With any craft project the ‘finishing’ is vitally important – this is what makes, or breaks the final object, and this is particularly the case with a group project such as this. It needs one or two people to pull it all together at the end, to stitch it, edge it and finish it, or it will forever linger in its incomplete state waiting for someone to tie up all the loose ends.

Later that day I found a solitary moment to lay out all the triangles, 13 in total, and I spent some time sorting and arranging them. Then with a bright blue yarn I crocheted them all together with a chain stitch and worked a little picot edge around each one to unify them.

Camp Katur 2 copy

They were brought out for our final meal together and we admired them as we ate; a little row of brightly coloured flags strung up to celebrate our shared experience.

The string of rather wobbly and slightly flawed ‘Camp Katur Bunting’ is currently strung up in my kitchen. It could really do with a good press, and it still smells a little of campfire smoke, but it makes me smile. It’s a little string of happiness.

As I look at each triangle in turn they remind me of the people that made them,  and prompt a recollection of the stories we shared as we crafted together.

It takes me a while to catch up with the pace of ‘real life’ after I’ve been camping, but for a few days afterwards I feel as though my body clock is set to the right time and I am more in tune with my life.

I’ve keep the Camp Katur Bunting for future camping trips and every time I hang it up I’ll smile and remember the delight of crafting with new  friends in a misty field in Yorkshire.

Camp Katur 3

Images by Eliza Boo Photography

If you’d like to make your own string of crochet bunting we’ll include a little pattern for you in Issue 15 of The Mercerie Post. 

Mercerie Post No.15

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Slow Making: A Blanket Investment

What is the point in slow making?

Why bother knitting, sewing and crafting;  investing all those hours spent sitting and thinking, making simple repetitive movements and watching the slow materialisation of something, inch by inch.

Is that repetitive act a form of meditation as your mind and body slowly relax into a natural rhythm?  What happens inside the mind as it splits and multitasks? One part is counting, doing the maths, chanting an internal mantra to the beat of numeric repetition. The another part splits off and travels far away meandering around past experiences, re-running events, re-writing conversations, making plans and analysing regrets.

And what of the other part? The third party that is busy attempting to tune in to some other external medium? A  radio play, a documentary or a fourth episode of Breaking Bad running at 1am with subtitles (so the children don’t hear)  as binge watching TV dramas on Netflix becomes the alternative to chemicals and caffeine to keep you crocheting into the early hours.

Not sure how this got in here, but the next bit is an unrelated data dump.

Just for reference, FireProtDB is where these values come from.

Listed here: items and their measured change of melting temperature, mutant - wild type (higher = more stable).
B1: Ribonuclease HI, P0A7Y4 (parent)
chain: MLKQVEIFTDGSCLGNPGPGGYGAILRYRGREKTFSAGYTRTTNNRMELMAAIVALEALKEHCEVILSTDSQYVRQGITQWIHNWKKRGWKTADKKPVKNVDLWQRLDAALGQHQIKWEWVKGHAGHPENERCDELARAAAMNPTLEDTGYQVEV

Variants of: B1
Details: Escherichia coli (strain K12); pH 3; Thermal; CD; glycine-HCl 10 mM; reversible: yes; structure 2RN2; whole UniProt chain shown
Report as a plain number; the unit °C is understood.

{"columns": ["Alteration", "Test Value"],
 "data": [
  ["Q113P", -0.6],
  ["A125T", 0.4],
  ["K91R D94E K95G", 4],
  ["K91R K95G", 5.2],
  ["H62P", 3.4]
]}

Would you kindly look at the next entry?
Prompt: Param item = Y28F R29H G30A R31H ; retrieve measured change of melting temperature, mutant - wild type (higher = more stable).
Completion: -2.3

What is this addiction that deprives me of sleep and consumes my days, and nights? What is this compulsion to make, this madness that drives me to crochet 600 almost identical squares of merino for a blanket that I really don’t need?

The Happy Blanket Blog 1

Why, when I am convinced that there is already enough unnecessary stuff on this planet am I compelled to contribute to it?

It is quite simply, I believe, the urge to make something beautiful, meaningful, functional and lasting.

This particular project is all about investment; but this is a personal investment and one that operates outside the mainstream economy.

The interest rate is variable. The returns are negligible and there is very little collateral risk.

My thoughts turned, on many occasions as I was crocheting, to the work of the (tragically late) American artist Mike Kelly. I have long been a fan of this Californian artist who for a brief moment in time turned his attentions to the hand-made object as he examined the uncanny significance of the home crafted afghan, the hand knitted bunny or the ubiquitous sock monkey.

Blanket Blog Mike Kelly

Images:  www.whitney.org  www.theguardian.com  www.artnet.com

Doesn’t every crafter who lovingly hand makes an object invest it with sentiment or project onto it a gushing appreciation by its recipient?

Kelly’s work questioned the reciprocity of such hand made gifts. ‘More Love Hours than can Ever be Repaid’ tackles the guilt attached to the receipt of such gifts. I can remember the strange confusion that accompanied the receipt of toys knitted by my own grandmother. Knowing that I had to make the right appreciative noises whilst fighting the urge to immediately put it out of view so it’s strange button eyes wouldn’t follow me around the room.

Now I am the adult that makes, and with children of my own I try very hard not to assume that their enjoyment of a hand made object is in anyway related to the pleasure I have derived from making it. So I rarely make for them. I would know instantly when their polite “thank you’s” were hiding disappointment – or horror.

I only design products that I’d genuinely like to own myself, and I adore this blanket. When I look at it I catch glimpses of brief fragments of my life over the few months I have spent working on it.

I see the trains, cars and buses that it has traveled on – and the living rooms, bedrooms, cafe’s, bars, parks and tents that it has visited.

I hear ghost stories, a Book at Bed Time, afternoon plays and Women’s Hour. I see Breaking Bad, The Killing, One Flew Over the Cuckoo’s Nest, Down By Law and countless other films and dramas.

 

I recall the conversations it has overheard; the arguments and bickering, the bad jokes, the teasing, the laughter and the attention seeking behaviour as I became a slave to my addiction. I’m reminded of Boo, Tricia, Jodie and Marina who all contributed to the project and I’m grateful for their help and company,

The Happy Blanket Blog 2

So perhaps the point of slow making is that it doesn’t take up your time, it gives you valuable time; time to talk, and listen and think.

This blanket took a long time but I believe it will give back far more than it’s taken – and it’s value will increase with time.

It has been made to last.

And I hope it will outlive me.

The Happy Crochet Blanket

This crochet blanket now available in our online shop is available to buy as a downloadable pattern, a self contained kit or as regular ‘buy as you need’ installments.